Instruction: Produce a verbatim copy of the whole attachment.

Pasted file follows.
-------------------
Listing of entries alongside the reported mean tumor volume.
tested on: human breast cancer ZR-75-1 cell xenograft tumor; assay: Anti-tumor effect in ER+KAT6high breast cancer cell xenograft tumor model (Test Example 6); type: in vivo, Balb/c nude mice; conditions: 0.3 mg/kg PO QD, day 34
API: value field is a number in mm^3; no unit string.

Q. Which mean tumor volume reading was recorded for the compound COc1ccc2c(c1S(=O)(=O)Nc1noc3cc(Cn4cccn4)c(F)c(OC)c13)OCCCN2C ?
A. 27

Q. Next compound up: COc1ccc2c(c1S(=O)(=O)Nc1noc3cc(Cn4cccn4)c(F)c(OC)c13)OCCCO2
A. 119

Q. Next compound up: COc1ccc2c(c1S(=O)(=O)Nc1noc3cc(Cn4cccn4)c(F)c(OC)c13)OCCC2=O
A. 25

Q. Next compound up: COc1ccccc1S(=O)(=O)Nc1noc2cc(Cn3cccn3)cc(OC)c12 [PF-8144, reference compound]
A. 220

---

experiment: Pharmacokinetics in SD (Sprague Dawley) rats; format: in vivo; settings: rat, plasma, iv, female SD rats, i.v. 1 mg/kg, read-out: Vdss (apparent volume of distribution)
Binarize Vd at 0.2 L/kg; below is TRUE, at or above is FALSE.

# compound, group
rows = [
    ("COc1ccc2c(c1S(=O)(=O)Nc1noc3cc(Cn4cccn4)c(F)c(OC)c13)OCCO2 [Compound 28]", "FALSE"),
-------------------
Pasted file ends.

Listing of entries alongside the reported mean tumor volume.
tested on: human breast cancer ZR-75-1 cell xenograft tumor; assay: Anti-tumor effect in ER+KAT6high breast cancer cell xenograft tumor model (Test Example 6); type: in vivo, Balb/c nude mice; conditions: 0.3 mg/kg PO QD, day 34
API: value field is a number in mm^3; no unit string.

Q. Which mean tumor volume reading was recorded for the compound COc1ccc2c(c1S(=O)(=O)Nc1noc3cc(Cn4cccn4)c(F)c(OC)c13)OCCCN2C ?
A. 27

Q. Next compound up: COc1ccc2c(c1S(=O)(=O)Nc1noc3cc(Cn4cccn4)c(F)c(OC)c13)OCCCO2
A. 119

Q. Next compound up: COc1ccc2c(c1S(=O)(=O)Nc1noc3cc(Cn4cccn4)c(F)c(OC)c13)OCCC2=O
A. 25

Q. Next compound up: COc1ccccc1S(=O)(=O)Nc1noc2cc(Cn3cccn3)cc(OC)c12 [PF-8144, reference compound]
A. 220

---

experiment: Pharmacokinetics in SD (Sprague Dawley) rats; format: in vivo; settings: rat, plasma, iv, female SD rats, i.v. 1 mg/kg, read-out: Vdss (apparent volume of distribution)
Binarize Vd at 0.2 L/kg; below is TRUE, at or above is FALSE.

# compound, group
rows = [
    ("COc1ccc2c(c1S(=O)(=O)Nc1noc3cc(Cn4cccn4)c(F)c(OC)c13)OCCO2 [Compound 28]", "FALSE"),